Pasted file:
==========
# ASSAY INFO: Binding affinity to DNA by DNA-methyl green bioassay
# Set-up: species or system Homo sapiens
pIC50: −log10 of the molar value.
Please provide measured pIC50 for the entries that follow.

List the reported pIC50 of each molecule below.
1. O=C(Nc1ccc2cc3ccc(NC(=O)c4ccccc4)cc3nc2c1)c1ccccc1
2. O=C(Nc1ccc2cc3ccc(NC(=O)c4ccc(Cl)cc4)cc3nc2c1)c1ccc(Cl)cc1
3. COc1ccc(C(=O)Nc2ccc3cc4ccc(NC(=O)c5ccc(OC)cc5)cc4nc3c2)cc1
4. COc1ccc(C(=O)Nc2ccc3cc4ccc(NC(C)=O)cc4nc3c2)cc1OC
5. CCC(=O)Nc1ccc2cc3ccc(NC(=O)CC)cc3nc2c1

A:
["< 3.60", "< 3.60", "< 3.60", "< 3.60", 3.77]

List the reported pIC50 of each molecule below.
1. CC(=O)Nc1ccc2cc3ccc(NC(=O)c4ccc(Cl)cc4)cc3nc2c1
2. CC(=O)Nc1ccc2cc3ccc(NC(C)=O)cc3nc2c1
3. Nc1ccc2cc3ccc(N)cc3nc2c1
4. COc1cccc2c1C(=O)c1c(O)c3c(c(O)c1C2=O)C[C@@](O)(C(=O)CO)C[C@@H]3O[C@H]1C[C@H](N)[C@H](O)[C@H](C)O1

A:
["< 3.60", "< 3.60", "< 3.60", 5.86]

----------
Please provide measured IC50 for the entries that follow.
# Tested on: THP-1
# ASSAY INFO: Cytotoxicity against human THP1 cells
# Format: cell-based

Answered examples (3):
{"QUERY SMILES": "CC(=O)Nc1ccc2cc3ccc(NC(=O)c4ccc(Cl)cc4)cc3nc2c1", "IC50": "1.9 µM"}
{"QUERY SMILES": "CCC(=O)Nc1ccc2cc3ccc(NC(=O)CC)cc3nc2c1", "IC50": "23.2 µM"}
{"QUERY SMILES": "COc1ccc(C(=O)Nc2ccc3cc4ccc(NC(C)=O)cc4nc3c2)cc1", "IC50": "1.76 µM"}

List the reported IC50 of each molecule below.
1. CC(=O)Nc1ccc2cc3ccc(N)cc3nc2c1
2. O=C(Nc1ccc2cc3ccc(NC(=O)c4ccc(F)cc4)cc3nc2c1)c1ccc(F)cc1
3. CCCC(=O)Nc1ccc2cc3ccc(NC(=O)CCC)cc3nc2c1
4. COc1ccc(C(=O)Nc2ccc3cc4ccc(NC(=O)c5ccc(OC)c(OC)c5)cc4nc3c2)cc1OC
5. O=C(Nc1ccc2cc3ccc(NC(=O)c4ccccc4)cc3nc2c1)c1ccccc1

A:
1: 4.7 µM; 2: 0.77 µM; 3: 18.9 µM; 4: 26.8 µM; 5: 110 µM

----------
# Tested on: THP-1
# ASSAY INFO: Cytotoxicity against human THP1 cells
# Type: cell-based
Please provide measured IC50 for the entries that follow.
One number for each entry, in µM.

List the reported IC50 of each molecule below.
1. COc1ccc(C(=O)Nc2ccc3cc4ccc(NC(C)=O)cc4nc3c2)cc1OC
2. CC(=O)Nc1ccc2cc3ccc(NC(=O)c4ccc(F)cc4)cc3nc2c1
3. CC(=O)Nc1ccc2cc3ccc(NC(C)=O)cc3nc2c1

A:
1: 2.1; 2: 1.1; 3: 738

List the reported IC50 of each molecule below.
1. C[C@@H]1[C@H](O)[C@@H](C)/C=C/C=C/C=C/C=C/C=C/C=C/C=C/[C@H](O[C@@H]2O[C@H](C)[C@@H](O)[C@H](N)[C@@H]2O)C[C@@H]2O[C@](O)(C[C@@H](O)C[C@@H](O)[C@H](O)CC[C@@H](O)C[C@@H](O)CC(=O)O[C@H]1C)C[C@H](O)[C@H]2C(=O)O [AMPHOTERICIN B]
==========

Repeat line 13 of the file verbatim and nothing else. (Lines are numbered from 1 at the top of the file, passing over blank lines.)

List the reported pIC50 of each molecule below.